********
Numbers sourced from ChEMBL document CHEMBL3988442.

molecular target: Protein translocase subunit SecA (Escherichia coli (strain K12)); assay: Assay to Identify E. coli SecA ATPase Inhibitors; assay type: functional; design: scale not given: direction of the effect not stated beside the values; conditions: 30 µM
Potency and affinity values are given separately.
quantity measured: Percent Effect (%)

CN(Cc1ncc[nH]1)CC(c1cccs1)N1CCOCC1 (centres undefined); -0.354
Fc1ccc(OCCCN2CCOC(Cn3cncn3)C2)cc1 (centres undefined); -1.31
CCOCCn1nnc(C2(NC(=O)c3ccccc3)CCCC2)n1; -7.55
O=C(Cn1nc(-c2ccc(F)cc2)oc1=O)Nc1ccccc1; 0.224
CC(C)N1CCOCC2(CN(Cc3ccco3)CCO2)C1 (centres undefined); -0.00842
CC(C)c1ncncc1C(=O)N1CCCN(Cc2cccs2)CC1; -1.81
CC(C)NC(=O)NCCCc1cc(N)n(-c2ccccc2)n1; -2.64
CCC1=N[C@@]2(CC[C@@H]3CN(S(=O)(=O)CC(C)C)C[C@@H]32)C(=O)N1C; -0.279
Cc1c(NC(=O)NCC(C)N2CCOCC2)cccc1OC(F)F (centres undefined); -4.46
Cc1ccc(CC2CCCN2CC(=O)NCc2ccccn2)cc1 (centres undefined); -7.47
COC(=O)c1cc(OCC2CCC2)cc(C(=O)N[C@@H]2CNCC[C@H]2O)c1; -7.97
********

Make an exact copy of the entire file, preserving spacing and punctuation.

Numbers sourced from ChEMBL document CHEMBL3988442.

molecular target: Protein translocase subunit SecA (Escherichia coli (strain K12)); assay: Assay to Identify E. coli SecA ATPase Inhibitors; assay type: functional; design: scale not given: direction of the effect not stated beside the values; conditions: 30 µM
Potency and affinity values are given separately.
quantity measured: Percent Effect (%)

CN(Cc1ncc[nH]1)CC(c1cccs1)N1CCOCC1 (centres undefined); -0.354
Fc1ccc(OCCCN2CCOC(Cn3cncn3)C2)cc1 (centres undefined); -1.31
CCOCCn1nnc(C2(NC(=O)c3ccccc3)CCCC2)n1; -7.55
O=C(Cn1nc(-c2ccc(F)cc2)oc1=O)Nc1ccccc1; 0.224
CC(C)N1CCOCC2(CN(Cc3ccco3)CCO2)C1 (centres undefined); -0.00842
CC(C)c1ncncc1C(=O)N1CCCN(Cc2cccs2)CC1; -1.81
CC(C)NC(=O)NCCCc1cc(N)n(-c2ccccc2)n1; -2.64
CCC1=N[C@@]2(CC[C@@H]3CN(S(=O)(=O)CC(C)C)C[C@@H]32)C(=O)N1C; -0.279
Cc1c(NC(=O)NCC(C)N2CCOCC2)cccc1OC(F)F (centres undefined); -4.46
Cc1ccc(CC2CCCN2CC(=O)NCc2ccccn2)cc1 (centres undefined); -7.47
COC(=O)c1cc(OCC2CCC2)cc(C(=O)N[C@@H]2CNCC[C@H]2O)c1; -7.97